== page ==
Laws for the land

If one issue has been grabbing the headlines every day in Tamil Nadu, apart from Samacheer Kalvi (uniform education system), it is the spate of arrests for alleged land-grabbing by members of the DMK. In the past two months, according to the state police, nearly 1,000 cases have been lodged with

the “land-grabbing cells” recently created in each district headquarters. However, the term “land grabbing” remains unclear, especially in legal terms. This only creates confusion in the minds of both the complainants and the accused.
Criminal law should have clarity in definition and action. This is for two reasons — a person should know what he is being accused of. If s/he does not, it will be a Kafkasque trial. The second is more obvious and dangerous — the police should not misuse the power vested in it and bring all complaints under the label of land-grabbing. In a politically charged atmosphere, the use of police power will be dictated by the political wind blowing at the time. It is the duty of the legislature to define the boundaries of the law and that of the judiciary to ensure its enforcement.
The Transfer of Property Act and the Registration Act demand that the transfer of property from one person to another, above the value of `100 can only be by way of a registered document. Registration gives authenticity to the transaction. However, the act of land-grabbing arises when the very registration/transfer of land is done under threats to the owner’s life or to the lives of his loved ones or relatives. This is another form of extortion. However, since our regular criminal courts are already loaded with cases, land-grabbing, if it becomes endemic, would require a special court or tribunal for the sake of a quick trial since the loss of a house or property is the beginning of breakdown of law and order and its retrieval should not be bogged down by slow trials.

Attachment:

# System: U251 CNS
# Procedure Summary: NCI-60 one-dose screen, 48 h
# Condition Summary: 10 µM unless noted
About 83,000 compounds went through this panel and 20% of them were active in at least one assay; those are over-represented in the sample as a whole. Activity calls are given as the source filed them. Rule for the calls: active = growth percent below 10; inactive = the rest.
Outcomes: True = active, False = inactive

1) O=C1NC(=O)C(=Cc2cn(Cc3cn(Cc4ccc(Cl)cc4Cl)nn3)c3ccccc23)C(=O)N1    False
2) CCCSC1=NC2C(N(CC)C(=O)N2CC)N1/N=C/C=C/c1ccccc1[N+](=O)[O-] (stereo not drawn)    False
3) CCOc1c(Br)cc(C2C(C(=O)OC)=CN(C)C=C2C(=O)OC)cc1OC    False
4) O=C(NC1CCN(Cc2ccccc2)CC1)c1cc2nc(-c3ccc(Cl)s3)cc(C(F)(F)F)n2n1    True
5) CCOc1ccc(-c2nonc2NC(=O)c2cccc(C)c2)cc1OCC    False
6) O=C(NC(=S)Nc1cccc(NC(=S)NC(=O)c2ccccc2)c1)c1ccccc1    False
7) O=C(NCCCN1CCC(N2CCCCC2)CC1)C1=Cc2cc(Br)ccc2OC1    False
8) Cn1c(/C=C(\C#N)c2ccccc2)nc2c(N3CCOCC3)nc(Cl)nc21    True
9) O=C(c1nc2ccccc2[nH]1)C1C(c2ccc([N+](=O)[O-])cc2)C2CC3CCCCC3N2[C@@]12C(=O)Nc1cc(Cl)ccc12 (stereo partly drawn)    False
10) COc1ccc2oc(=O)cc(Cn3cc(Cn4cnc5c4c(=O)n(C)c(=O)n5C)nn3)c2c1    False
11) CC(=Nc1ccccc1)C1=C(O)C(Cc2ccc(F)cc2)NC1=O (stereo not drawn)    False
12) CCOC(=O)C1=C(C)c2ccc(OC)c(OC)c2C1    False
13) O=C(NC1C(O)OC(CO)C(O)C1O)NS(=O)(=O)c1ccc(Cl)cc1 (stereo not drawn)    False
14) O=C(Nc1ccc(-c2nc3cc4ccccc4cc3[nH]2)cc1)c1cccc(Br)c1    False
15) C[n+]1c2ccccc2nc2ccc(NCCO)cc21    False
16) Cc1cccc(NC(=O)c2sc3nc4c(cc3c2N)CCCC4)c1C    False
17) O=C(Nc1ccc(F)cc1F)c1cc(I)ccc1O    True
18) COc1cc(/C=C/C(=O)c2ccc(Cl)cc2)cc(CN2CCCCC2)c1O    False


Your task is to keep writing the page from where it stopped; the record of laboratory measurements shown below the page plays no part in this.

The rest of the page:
Any forcible takeover of real estate, land or building, can be said to be an act of land-grabbing. In constitutional governance, the only entity entitled to take a citizen’s land forcibly, is the state itself by resorting to the Land Acquisition Act. With the Supreme Court coming down heavily on acquisition of land from farmers in Uttar Pradesh for developing real estate on the land so acquired, even that law is being rewritten.
This concept of a non-state player forcibly taking over land is not new in India. In the early 1980s, when the prices of land started rising in urban centres, there was a proportional increase in those attempting to grab others’ lands in prime or developing areas. The provisions of the Indian Penal Code, 1860, were found insufficient. Extortion, attempt to murder, etc have been around for more than a century, so have attempts at land-grabbing. It became such an epidemic that it forced the then Andhra Pradesh government to create an exclusive law to fight it. The Andhra Pradesh government issued an ordinance titled the Andhra Pradesh Land Grabbing (Prohibition) Ordinance, 1982. This was followed up with the Andhra Pradesh Land Grabbing (Prohibition) Act, 1982. The legislation in order to curb the menace gave a wide definition to what is meant by land-grabbing. It also created a special tribunal to deal with all cases of land-grabbing. This law totally excluded the jurisdiction of regular civil courts.